Astronomy and Astrophysics, volume 550A, 91-91 (2013/2-1)
A new model for gravitational potential perturbations in disks of spiral galaxies. An application to our Galaxy.
JUNQUEIRA T.C., LEPINE J.R.D., BRAGA C.A.S. and BARROS D.A.
Abstract (from CDS):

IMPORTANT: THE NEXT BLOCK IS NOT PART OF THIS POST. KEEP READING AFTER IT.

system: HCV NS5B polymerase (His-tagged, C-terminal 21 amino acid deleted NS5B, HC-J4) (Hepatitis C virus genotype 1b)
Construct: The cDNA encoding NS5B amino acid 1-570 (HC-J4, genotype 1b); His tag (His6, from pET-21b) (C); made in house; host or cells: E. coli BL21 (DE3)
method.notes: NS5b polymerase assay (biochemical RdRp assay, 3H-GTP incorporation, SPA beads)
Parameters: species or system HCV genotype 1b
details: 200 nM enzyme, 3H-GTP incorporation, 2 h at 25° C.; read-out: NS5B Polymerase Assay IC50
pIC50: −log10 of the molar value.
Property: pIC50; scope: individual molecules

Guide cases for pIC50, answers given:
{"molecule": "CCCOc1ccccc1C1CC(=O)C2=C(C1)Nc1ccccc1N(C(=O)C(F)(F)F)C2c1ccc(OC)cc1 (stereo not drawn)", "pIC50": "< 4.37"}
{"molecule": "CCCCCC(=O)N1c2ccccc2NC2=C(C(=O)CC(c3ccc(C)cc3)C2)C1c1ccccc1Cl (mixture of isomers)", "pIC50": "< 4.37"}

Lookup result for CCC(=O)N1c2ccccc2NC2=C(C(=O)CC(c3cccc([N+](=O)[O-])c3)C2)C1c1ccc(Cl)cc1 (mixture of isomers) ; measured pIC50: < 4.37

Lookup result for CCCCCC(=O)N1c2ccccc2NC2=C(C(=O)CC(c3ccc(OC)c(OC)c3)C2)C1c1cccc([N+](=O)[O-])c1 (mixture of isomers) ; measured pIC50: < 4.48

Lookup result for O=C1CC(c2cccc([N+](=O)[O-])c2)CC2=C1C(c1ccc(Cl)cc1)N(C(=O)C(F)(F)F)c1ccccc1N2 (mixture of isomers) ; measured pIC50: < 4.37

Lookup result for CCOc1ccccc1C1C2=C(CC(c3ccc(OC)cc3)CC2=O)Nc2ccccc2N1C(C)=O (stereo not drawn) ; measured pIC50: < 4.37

We propose a new, more realistic description of the perturbed gravitational potential of spiral galaxies, with spiral arms having Gaussian-shaped groove profiles. The aim is to reach a self-consistent description of the spiral structure, that is, one in which an initial potential perturbation generates, by means of the stellar orbits, spiral arms with a profile similar to that of the imposed perturbation. Self-consistency is a condition for having long-lived structures. Using the new perturbed potential, we investigate the stable stellar orbits in galactic disks for galaxies with no bar or with only a weak bar. The model is applied to our Galaxy by making use of the axisymmetric component of the potential computed from the Galactic rotation curve, in addition to other input parameters similar to those of our Galaxy. The influence of the bulge mass on the stellar orbits in the inner regions of a disk is also investigated. The new description offers the advantage of easy control of the parameters of the Gaussian profile of its potential. We compute the density contrast between arm and inter-arm regions. We find a range of values for the perturbation amplitude from 400 to 800 km2/s2/kpc, which implies an approximate maximum ratio of the tangential force to the axisymmetric force between 3% and 6%. Good self-consistency of arm shapes is obtained between the Inner Lindblad resonance (ILR) and the 4:1 resonance. Near the 4:1 resonance the response density starts to deviate from the imposed logarithmic spiral form. This creates bifurcations that appear as short arms. Therefore the deviation from a perfect logarithmic spiral in galaxies can be understood as a natural effect of the 4:1 resonance. Beyond the 4:1 resonance we find closed orbits that have similarities with the arms observed in our Galaxy. In regions near the center, elongated stellar orbits appear naturally, in the presence of a massive bulge, without imposing any bar-shaped potential, but only extending the spiral perturbation a little inward of the ILR. This suggests that a bar is formed with a half-size ∼3kpc by a mechanism similar to that of the spiral arms. The potential energy perturbation that we adopted represents an important step in the direction of self-consistency, compared to previous sine function descriptions of the potential. In addition, our model produces a realistic description of the spiral structure, which is able to explain several details that were not yet understood.